Outline how hypertonic saline can be used for emergency fluid resuscitation in clinical practice
- Life threatening hypovolaemia and raised intra-cranial pressure (ICP)
- Draws water from interstitial space
- Causes pulmonary vagal reflec
- Expands blood palsma for short period of time
Give an example of haemoglobin replacement products in fluid therapy
- Haemoglobin based oxygen carrying HBOC
When are haemoglobin replacement products commonly used and why?
- Hypoxaemic crisis where there has been massive blood loss
- Artifically carries oxygen
What are the limitations to using haemoglobin replacement products?
- Very expensive
- Many practices do not stock so difficult to get hold of in crisis
- Exerts high osmotic pressure, need to infuse slowly and carefully
List the ways in which fluids can be administered
What veins can be used for intravenous administration of fluids?
- Lateral thoracic
What complications can occur in fluid administration?
- Emboli (incl. catheter emboli)
What may cause an unexplained tachycardia following fluid therapy be indicative of?
What should a fluid plan consist of?
- Replace what is already lost, maintain, and counteract ongoing losses
- Sum of deficit, mainteance amount and ongoing losses
What are the advantages of oral administration of fluids?
- More physiological
- Non-invasive (lower risk of infection)
What are the disadvantages of oral administration of fluids?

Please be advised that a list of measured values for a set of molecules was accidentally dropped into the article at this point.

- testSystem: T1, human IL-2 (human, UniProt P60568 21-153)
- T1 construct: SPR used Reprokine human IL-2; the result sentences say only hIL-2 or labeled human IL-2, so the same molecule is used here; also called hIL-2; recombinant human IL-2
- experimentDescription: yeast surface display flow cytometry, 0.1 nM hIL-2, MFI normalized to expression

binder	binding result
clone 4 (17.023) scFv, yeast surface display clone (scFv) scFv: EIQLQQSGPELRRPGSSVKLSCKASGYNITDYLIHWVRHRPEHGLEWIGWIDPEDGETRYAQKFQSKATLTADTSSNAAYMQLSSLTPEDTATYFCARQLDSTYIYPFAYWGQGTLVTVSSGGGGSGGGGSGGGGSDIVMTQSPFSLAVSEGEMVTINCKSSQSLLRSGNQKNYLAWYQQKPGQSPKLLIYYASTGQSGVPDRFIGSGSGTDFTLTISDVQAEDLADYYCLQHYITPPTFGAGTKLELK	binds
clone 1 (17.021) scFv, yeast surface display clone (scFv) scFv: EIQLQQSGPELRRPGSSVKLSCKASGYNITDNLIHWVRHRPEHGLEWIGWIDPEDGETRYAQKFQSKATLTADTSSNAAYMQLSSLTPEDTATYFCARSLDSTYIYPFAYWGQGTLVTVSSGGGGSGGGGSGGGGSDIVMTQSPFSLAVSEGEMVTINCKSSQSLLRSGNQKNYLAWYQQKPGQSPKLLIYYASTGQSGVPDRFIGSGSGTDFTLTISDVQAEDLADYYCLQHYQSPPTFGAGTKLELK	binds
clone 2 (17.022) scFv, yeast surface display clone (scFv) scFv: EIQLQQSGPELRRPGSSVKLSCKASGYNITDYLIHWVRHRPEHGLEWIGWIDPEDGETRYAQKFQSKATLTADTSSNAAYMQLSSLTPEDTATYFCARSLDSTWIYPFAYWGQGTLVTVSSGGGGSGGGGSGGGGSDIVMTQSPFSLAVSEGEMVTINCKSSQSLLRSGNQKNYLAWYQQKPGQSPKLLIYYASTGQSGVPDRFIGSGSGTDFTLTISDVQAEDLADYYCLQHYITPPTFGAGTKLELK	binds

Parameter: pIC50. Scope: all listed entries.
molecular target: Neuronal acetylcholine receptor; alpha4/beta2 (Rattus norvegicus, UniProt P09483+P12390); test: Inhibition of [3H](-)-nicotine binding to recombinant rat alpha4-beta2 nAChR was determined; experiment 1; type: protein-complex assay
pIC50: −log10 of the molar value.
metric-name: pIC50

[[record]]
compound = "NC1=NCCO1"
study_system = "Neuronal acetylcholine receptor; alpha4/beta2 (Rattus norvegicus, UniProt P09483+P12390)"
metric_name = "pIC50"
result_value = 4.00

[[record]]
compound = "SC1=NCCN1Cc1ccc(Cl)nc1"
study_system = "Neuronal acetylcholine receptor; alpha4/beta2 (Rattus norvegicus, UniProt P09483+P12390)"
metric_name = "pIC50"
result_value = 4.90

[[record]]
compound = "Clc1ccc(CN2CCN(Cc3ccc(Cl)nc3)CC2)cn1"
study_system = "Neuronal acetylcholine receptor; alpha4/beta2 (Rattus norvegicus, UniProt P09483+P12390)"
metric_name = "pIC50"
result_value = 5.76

- Too slow
- May be impossible due to clinical presentation (vomiting, unconscious, unable to swallow)
What are the advantages of IV administration of fluids?
- Large volume can be administered faster
- Precise (know how much is going in)
What are the disadvantages of IV administration of fluid?
- Can overload
- Large volume too fast, come out of veins causing oedema
- Invasive = risk of infection, thrombi and emboli
What are the advantages of subcut administration of fluids?
- Useful if can't find vein
- Can train owner to do this
What are the disadvantages of subcut administration of fluids?
- Risk of infection
- Can be painful (large pocket of fluid under skin)
What are the advantages of intraosseus administration of fluids?
- No veins found
- Small animals e.g. puppies, kittens, rabbits, birds
- veins in birds very fragile (prone to haematoma)
What are the disadvantages of intraosseus administration of fluids?
- Cannot be done in humerus or femur of birds
Why can intraosseus administration of fluids not be done in the humerus or femur of birds?
- Pneumatic bones with air sacs
- Would drown bird
What are the sites for intraosseus administration of fluids in dog or cat?